Without strong English language skills, Canadian work experience, and an understanding of Canadian workplace culture, newcomers may have difficulty finding work in Canada. Whether as an employee or an entrepreneur, catering is one way to get a foot in the door.

Entrepreneurial opportunities

The catering industry could be a good choice for newcomers interested in entrepreneurship. It’s an option for those with a background in cooking and preparing food for their families, even if they’ve never cooked professionally. It’s by sharing food from their countries of origin that newcomers can both remind themselves of home and begin to feel at home in Canada. On the other hand, possible menu offerings are endless, limited only by imagination and time. If you can identify a niche in your local food scene, specialize in it, and fill an existing demand, customers are more likely to gravitate to you when cravings hit.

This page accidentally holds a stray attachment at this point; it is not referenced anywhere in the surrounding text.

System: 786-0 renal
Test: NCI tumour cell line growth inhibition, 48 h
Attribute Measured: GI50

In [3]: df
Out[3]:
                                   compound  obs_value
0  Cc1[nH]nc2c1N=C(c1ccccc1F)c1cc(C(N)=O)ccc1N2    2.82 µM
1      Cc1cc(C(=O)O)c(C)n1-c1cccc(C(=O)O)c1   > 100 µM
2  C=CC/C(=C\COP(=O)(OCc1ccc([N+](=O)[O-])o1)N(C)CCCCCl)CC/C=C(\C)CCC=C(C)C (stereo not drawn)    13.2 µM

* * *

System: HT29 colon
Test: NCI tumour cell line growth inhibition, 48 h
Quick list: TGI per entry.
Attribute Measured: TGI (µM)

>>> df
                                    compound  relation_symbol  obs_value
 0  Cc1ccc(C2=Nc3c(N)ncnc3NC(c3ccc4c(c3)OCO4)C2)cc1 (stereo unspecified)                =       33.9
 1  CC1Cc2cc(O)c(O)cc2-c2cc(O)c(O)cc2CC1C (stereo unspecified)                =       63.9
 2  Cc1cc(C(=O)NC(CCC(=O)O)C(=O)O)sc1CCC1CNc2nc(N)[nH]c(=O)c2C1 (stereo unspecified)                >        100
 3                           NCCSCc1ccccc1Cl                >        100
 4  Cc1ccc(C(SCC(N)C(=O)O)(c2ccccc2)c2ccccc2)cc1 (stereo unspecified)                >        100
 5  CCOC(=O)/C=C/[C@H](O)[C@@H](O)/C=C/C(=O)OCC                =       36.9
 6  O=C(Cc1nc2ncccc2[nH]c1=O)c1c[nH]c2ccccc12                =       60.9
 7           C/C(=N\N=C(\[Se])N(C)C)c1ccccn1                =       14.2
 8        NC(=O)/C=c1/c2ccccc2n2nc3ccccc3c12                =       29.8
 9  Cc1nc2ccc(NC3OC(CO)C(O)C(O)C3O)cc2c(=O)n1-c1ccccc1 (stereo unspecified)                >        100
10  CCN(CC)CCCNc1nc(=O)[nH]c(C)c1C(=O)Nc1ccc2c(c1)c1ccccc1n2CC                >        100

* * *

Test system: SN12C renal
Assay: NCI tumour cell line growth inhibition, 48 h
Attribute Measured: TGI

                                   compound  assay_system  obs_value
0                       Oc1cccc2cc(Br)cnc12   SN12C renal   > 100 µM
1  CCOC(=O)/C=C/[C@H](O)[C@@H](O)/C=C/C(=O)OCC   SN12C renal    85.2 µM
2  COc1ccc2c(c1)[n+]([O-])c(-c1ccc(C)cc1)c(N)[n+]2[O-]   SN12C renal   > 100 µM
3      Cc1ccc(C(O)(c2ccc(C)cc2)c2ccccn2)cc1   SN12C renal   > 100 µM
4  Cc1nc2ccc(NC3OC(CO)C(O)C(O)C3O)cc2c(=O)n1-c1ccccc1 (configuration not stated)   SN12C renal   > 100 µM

Catering businesses can start on a small scale and budget, if necessary. There is flexibility in terms of the type of food produced, production locations, and hours committed to the business, which make it easier to establish a viable business plan. Working from home is particularly attractive to parents as a way to balance work with family obligations. As described in The Mystery of the Baklava Man (The Tyee, April 5/18), it’s a way to earn money and keep busy when other jobs are hard to come by.

Common difficulties centre on planning and organization. Food has to be prepared and delivered on time, at the risk of unhappy clients, and employees should be dependable to keep on schedule. The ability to manage people—to create an environment where they’re motivated to work hard, but cared for such that they want to stay long-term—is a catalyst for any up-and-coming venture.

For more details on entrepreneurship for newcomers, see

Employment opportunities